Project description:Nanotubes were prepared by self-assembly of the copolymer using co-solvent evaporation method. The biocompatibility of the nanotubes was assessed in comparison with spherical micelles and filomicelles prepared from poly(ethylene glycol)-poly(L-lactide-co-glycolide) (PEG-PLGA) and poly(ethylene glycol)-poly(L-lactide) (PEG-PLA), respectively. Several aspects of biocompatibility of the aggregates were considered, including agar diffusion and MTT assay, release of cytokines, hemolysis, protein adsorption, dynamic clotting in vitro, and Zebrafish embryonic compatibility in vivo. The nanotubes present good cell compatibility and blood compatibility in vitro, and almost no toxicity towards Zebrafish embryos development in vivo. Furthermore, dual-loading of hydrophilic cisplatin and hydrophobic paclitaxel was achieved in the nanotubes with high loading content and loading efficiency. The release of both drugs was slower from dual-loaded nanotubes than from single-loaded ones, but the total amount of released drugs in higher for dual-loaded nanotubes than from single-loaded ones. Cellular uptake and inhibition tests showed that the nanotubes were successfully taken up by tumor cells and effectively inhibited cell growth. It is thus concluded that PEG-PLA-PEG nanotubes with outstanding biocompatibility could be promising for co-delivery of hydrophilic and hydrophobic agents in combination cancer therapy.
Project description:PURPOSE:The purpose of this study is to investigate a sol-gel transition property and content release profiles for thermosensitive poly-(D,L-lactide-co-glycolide)-block-poly-(ethylene glycol)-block-poly-(D,L-lactide-co-glycolide) (PLGA-b-PEG-b-PLGA) hydrogels carrying paclitaxel, rapamycin, and LS301, and to present a proof-of-concept that PLGA-b-PEG-b-PLGA hydrogels carrying paclitaxel, rapamycin, and LS301, called TheranoGel, exhibit excellent theranostic activity in peritoneal ES-2-luc ovarian cancer xenograft mice. METHODS:Thermosensitive PLGA-b-PEG-b-PLGA hydrogels carrying paclitaxel, rapamycin, and LS301, individually or in combination, were prepared via a lyophilization method, characterized with content release kinetics, and assessed with theranostic activity in ES-2-luc xenograft mice. RESULTS:A thermosensitive PLGA-b-PEG-b-PLGA sol-gel system was able to entrain 3 poorly water-soluble payloads, paclitaxel, rapamycin, and LS301 (TheranoGel). TheranoGel made a sol-to-gel transition at 37°C and slowly released 3 drugs at a simultaneous release rate in response to the physical dissociation of hydrogels in vitro. TheranoGel enabled loco-regional delivery of multi-drugs by forming a gel-depot in the peritoneal cavity of ES-2-luc xenograft mice. An intraperitoneal (IP) administration of TheranoGel resulted in excellent therapeutic and diagnostic activities, leading to the improved peritoneal surgery in ES-2-luc xenograft mice. CONCLUSIONS:TheranoGel prepared via a facile lyophiliation method enabled successful IP delivery of multi-drugs and exhibited excellent theranostic activity in vivo.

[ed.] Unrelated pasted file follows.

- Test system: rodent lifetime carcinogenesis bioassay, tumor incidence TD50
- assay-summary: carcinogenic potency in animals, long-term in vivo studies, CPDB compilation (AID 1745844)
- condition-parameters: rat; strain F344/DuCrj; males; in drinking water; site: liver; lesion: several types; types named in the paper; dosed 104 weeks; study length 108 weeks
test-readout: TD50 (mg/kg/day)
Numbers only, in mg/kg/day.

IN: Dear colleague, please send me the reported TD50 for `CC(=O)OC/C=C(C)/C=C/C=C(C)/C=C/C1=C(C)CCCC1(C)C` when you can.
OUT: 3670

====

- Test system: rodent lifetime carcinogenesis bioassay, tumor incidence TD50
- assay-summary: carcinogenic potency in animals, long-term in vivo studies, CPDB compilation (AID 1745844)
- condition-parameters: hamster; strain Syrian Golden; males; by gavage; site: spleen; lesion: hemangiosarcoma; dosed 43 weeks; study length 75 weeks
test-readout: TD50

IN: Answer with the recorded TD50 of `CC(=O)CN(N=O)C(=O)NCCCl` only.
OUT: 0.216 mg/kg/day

Project description:Biodegradable micelle systems with both extracellular stabilities and specific targeting properties are highly desirable for anti-cancer drug delivery. Here, we report a biodegradable and crosslinkable poly(propylene fumarate)-co-poly(lactide-co-glycolide)-co-poly(ethylene glycol) (PPF-PLGA-PEG) copolymer conjugated with folate (FA) molecules for receptor-mediated delivery of doxorubicin. Micelles with folate ligands on surface and fumarate bonds within the core were self-assembled and crosslinked, which exhibited better stability against potential physiological conditions during and after drug administration. A pH sensitive drug release profile was observed showing robust release at acidic environment due to the ester hydrolysis of PLGA (50:50). Further, micelles with folate ligands on surface showed strong targeting ability and therapeutic efficacy through receptor-mediated endocytosis, as evidenced by efficacious cancer killing and fatal DNA damage. These results imply promising potential for ligand-conjugated core crosslinked PPF-PLGA-PEG-FA micelles as carrier system for targeted anti-cancer drug delivery.
Project description:Sustained release of therapeutic agents into tumor cells is a potential approach to improve therapeutic efficacy, decrease side effects, and the drug administration frequency. Herein, we used the modified double-emulsion solvent evaporation (DSE) method to prepare a novel morphological paclitaxel (PTX) loaded poly(lactide-co-glycolide) (PLGA) microspheres (MS). The prepared rough PTX-PLGA-MS possessed microporous surface and highly porous internal structures, which significantly influenced the drug entrapment and release behaviors. The rough MS with an average particle size of 53.47?±?2.87??m achieved high drug loading (15.63%) and encapsulation efficiency (92.82%), and provided a favorable sustained drug release. The in vitro antitumor tests of flow cytometry and fluoroimmunoassay revealed that the rough PTX-PLGA-MS displayed effective anti-gliomas activity and enhanced the cellular PTX uptake through adsorptive endocytosis. Both in vitro and in vivo antitumor results demonstrated that the sustained-release PTX could induce the microtubules assembly and the over-expression of Bax and Cyclin B1 proteins, resulting in the microtubule dynamics disruption, G2/M phase arrest, and cell apoptosis accordingly. Furthermore, as the rough PTX-PLGA-MS could disperse and adhere throughout the tumor sites and cause extensive tumor cell apoptosis with one therapeutic course (12?days), they could reduce the system toxicity and drug administration frequency, thus achieving significant tumor inhibitory effects with rapid sustained drug release. In conclusion, our results verified that the rough PTX-PLGA-MS drug release system could serve as a promising treatment to malignant glioma.